Look at both Tunisa and Egypt: Modern and fairly secular in social outlook; educated societies more developed in their worldview than many of their Muslim brethren in other countries. Also, both have retained remnant effects of the composite culture of their colonising powers, while the structures of systems of governance and statecraft were Arabised to suit their needs. Egypt, which acts as a leader amongst the Muslim nations, has a peace treaty with Israel — a first for any Muslim country — and is considered politically progressive when the majority sentiment in the Middle East remains strongly anti-Israel. The intellectual tradition in Egypt is well-founded and continues to provide the underpinnings of a discourse parallel to that of the Ikhwan alMuslimeen which, in its own right, has strong intellectual foundations with views contrarian to those of the extremist Salafi bent. Al Azhar remains a paragon of Islamic learning far different than any extremist strain that is doing the rounds of the Middle East. Such informed sensitivity at the social level, founded on a strong intellectual tradition, raises the bar of consciousness in society, giving it a purpose and the options to make informed choices.
The negatives that these two nations have carried were Zine El Abidine, the Tunisian ruler of 23 years, and the omnipresent Hosni Mubarak, who has now ruled Egypt as a single-option kleptocrat for the last 31 years. Pakistan has had its share of kleptocrats, but they were saved from their omnipresence. Egypt boasts of a strong military and though all Egyptian rulers in modern history have emerged from the military it continues to retain the respect of its people. Pakistan, too, has a strong military but with a serious image deficiency; while it may be generally popular at the common level, there are always serious aspersions cast on it by the combined elite of the politicians, intelligentsia, the media and civil society. This keeps the military embroiled in a constant struggle for its public image. Perhaps that is why whenever it needs to intervene in national affairs, similar to what is happening in Egypt now, it does not restrict itself to the role of an arbiter only. It extends itself to a complete takeover to make up for insecurity stemming from partial public support.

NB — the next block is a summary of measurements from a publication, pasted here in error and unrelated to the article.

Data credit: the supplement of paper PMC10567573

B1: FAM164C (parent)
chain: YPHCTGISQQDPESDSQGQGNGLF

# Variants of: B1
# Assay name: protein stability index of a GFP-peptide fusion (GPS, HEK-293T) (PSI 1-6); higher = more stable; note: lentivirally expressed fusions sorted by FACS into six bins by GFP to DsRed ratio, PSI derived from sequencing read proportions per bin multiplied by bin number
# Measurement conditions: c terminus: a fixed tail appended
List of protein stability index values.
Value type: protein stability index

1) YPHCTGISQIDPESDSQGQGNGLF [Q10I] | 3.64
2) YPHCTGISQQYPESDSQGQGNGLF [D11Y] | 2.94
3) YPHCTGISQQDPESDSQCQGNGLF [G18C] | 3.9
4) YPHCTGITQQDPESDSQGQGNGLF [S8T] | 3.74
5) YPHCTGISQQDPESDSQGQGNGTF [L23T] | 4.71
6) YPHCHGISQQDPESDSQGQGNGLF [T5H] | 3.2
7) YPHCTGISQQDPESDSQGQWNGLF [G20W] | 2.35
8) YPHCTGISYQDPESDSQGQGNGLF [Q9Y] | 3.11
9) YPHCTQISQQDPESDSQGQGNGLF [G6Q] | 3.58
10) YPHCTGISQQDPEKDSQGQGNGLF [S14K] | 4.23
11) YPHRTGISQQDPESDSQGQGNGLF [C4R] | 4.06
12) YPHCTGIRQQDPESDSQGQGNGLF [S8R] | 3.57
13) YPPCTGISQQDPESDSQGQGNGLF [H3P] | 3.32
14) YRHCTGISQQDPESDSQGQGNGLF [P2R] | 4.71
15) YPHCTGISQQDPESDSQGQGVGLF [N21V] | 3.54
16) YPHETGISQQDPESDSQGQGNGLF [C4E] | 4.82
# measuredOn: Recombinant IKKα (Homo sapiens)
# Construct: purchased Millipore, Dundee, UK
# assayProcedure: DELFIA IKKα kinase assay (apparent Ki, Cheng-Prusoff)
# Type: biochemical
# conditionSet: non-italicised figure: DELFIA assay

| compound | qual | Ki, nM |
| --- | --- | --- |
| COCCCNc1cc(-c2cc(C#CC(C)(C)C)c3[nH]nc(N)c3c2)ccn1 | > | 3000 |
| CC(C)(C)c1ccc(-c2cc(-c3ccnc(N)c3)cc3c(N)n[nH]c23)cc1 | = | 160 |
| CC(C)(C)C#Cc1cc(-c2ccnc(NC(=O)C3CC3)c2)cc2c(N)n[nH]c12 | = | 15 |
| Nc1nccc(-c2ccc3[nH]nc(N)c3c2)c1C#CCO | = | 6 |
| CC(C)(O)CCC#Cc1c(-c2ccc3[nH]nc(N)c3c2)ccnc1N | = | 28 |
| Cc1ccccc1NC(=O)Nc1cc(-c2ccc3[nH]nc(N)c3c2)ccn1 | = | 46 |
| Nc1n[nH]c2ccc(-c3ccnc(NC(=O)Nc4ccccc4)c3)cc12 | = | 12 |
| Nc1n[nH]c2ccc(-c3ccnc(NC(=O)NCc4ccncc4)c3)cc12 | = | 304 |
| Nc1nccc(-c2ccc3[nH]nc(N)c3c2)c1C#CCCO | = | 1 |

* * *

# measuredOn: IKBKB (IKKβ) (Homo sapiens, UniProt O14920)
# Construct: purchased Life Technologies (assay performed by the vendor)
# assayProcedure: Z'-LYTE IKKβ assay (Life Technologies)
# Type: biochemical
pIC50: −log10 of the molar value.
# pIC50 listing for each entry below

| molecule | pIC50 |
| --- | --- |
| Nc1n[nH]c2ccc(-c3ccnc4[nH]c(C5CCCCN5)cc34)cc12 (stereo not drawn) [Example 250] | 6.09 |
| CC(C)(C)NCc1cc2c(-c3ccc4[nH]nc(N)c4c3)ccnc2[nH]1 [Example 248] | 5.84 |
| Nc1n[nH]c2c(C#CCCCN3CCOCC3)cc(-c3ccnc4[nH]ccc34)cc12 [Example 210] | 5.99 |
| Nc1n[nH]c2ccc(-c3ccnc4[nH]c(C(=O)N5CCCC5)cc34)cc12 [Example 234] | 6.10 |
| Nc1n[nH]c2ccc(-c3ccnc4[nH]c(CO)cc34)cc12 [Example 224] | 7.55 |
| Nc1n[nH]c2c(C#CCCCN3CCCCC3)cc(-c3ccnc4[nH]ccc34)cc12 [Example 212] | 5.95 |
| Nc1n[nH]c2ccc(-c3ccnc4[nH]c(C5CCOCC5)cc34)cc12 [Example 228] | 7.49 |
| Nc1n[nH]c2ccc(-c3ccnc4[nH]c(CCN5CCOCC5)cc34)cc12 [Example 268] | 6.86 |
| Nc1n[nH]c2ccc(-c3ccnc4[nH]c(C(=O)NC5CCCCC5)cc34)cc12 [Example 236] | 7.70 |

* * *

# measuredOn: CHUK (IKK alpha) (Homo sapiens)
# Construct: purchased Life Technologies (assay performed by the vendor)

Since the leadership of both Tunisia and Egypt is authoritarian, carefully nurtured around imposed personality cults, the leaders tend to retain a central core of loyalists. A single political party in Egypt ensures that there is never any opposition to the perpetual government of the man on top. In Tunisia, for a significant level of prosperity, El Abidine sought exclusive political power and this was accompanied by massive corruption.
In comparison, while Pakistan’s political and socio-economic condition is equally precarious, there are critical disabilities that do not enable coalescing forces that can generate a revolutionary momentum. To begin with, and as a rare positive, Pakistan’s political power is widely distributed, but in a negative twist, amongst the political elites only, who retain a stranglehold on all channels of national power, including politics, businesses, media and most societal organs.
A major gaping hole that stares Pakistani society in its face is the ideological space that lies bare and impoverished for want of any significant intellectual tradition. Pakistanis today are, therefore, not making informed choices, rather they base their choices on reactionary sloganeering. Intellectual discourse, which forms the single source of ideological underpinning, remains absent. The possibility, thus, of a secular nationalist movement as in Tunisia or Egypt is faint.
Published in The Express Tribune, February 2nd, 2011.
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